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Findling v. Realcomp II, Ltd.

United States District Court, E.D. Michigan, Southern Division

March 22, 2018

DAVID FINDLING, Plaintiff,
v.
REALCOMP II, LTD., et al. Defendants.

          OPINION AND ORDER GRANTING DEFENDANTS' MOTIONS TO DISMISS

          HON. BERNARD A. FRIEDMAN, JUDGE

         This matter is before the Court on defendants' motions to dismiss [docket entries 15 and 23]. These motions are fully briefed. Pursuant to E.D. Mich. LR 7.1(f)(2), the Court shall decide them without a hearing.

         FACTS

         The following facts are summarized from the complaint and its exhibits: Plaintiff is a lawyer in southeast Michigan. In his practice, he serves as a court-appointed receiver, an assignee for the benefit of creditors, and a bankruptcy trustee. Michigan law requires anyone who regularly sells real estate to have a real estate broker license. But attorneys acting as receivers or trustees are exempt from this requirement. See Mich. Comp. Laws § 339.2503(2).

         Defendant Realcomp is a multiple listing service (MLS) controlled by the eight defendant realtor associations. MLSs compile extensive details on properties for sale within a certain geographic area-in this case, in southeast Michigan. Realcomp also maintains statistics on sold properties. Plaintiff says that Realcomp's MLS is “the most effective marketing tool for residential real estate in” southeast Michigan. Compl. p. 2. Realcomp's MLS is “available only to the members of the Realcomp Owners.” Id. at 3. To become a Realcomp member, an applicant must be a licensed broker in southeast Michigan actively endeavoring to make or accept offers on property.[1] They must also be a member or affiliate of one of the eight controlling realtor associations and pay a membership fee.

         Because plaintiff is not a licensed real estate broker or member of Realcomp or any of its controlling realtor associations, when he wants to list a piece of property in the MLS, he must pay a member broker a listing fee. Plaintiff wants to use the MLS because he feels it is more effective than self-advertising. But he also wants to avoid paying the listing fee or, alternately, the inconvenience of becoming a licensed broker and paying a membership fee. So in July 2016 plaintiff applied to one of the defendant realtor associations, Greater Metropolitan Association Realtors (GMAR). GMAR denied plaintiff's application because he is not a real estate agent, broker, or appraiser and has not obtained a license.[2] Plaintiff insisted that because Michigan law exempts him from its real estate broker licensing requirements, GMAR could not deny him membership because he lacks such a license.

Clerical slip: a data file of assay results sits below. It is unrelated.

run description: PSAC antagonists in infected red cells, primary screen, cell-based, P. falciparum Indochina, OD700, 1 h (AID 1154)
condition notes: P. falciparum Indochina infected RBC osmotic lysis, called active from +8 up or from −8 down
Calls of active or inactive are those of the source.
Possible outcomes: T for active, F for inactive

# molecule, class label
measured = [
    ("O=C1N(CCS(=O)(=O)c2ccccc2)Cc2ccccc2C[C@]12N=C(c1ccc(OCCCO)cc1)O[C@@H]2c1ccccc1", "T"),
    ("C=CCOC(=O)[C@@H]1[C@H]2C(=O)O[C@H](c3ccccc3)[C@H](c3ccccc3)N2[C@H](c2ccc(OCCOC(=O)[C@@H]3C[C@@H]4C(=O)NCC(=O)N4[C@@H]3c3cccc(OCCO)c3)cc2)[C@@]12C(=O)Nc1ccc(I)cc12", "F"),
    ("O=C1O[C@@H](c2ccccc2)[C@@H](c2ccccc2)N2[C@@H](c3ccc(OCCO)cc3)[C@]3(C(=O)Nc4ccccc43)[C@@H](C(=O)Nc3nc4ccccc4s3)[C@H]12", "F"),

In April 2017, plaintiff filed the instant complaint, asserting four counts: Counts I and IV assert that defendants are illegally maintaining a monopoly in the southeastern Michigan market for the listing and sale of real estate; and Counts II and III assert that defendants are illegally tying membership in the defendant realtor associations to access to the MLS.

         STANDARD

         Fed. R. Civ. P. 12(b)(6) states that the Court may dismiss a complaint if it fails “to state a claim upon which relief can be granted.” For a complaint to survive a Rule 12(b)(6) motion, it “must contain sufficient factual matter, accepted as true, to state a claim to relief that is plausible on its face.” Ashcroft v. Iqbal, 556 U.S. 662, 678 (2009). A claim is facially plausible “when the plaintiff pleads factual content that allows the court to draw the reasonable inference that the defendant is liable for the misconduct alleged.” Id.

         DISCUSSION

         I. Substantive Law

         The Sherman Act, 15 U.S.C § 1, prohibits “[e]very contract, combination in the form of trust or otherwise, or conspiracy, in restraint of trade or commerce among the several States, or with foreign nations.” Under § 2, persons shall not “monopolize, or attempt to monopolize, or combine or conspire with any other person or persons, to monopolize any part of the trade or commerce among the several States, or with foreign nations.” II. Analysis a. Antitrust Standing “[A]ntitrust standing is a threshold, pleading-stage inquiry and when a complaint by its terms fails to establish this requirement we must dismiss it as a matter of law.” NicSand, Inc. v. 3M Co., 507 F.3d 442, 450 (6th Cir. 2007). The Court must consider five factors when deciding whether a plaintiff has antitrust standing:

(1) the causal connection between the antitrust violation and the harm to the plaintiff and the intent by the defendant to cause that harm, with neither factor alone conferring standing; (2) whether the plaintiff's alleged injury is of the type for which the antitrust laws were intended to provide redress; (3) the directness of the injury, which addresses the concerns that liberal application of standing principles might produce speculative claims; (4) the existence of more direct victims ...

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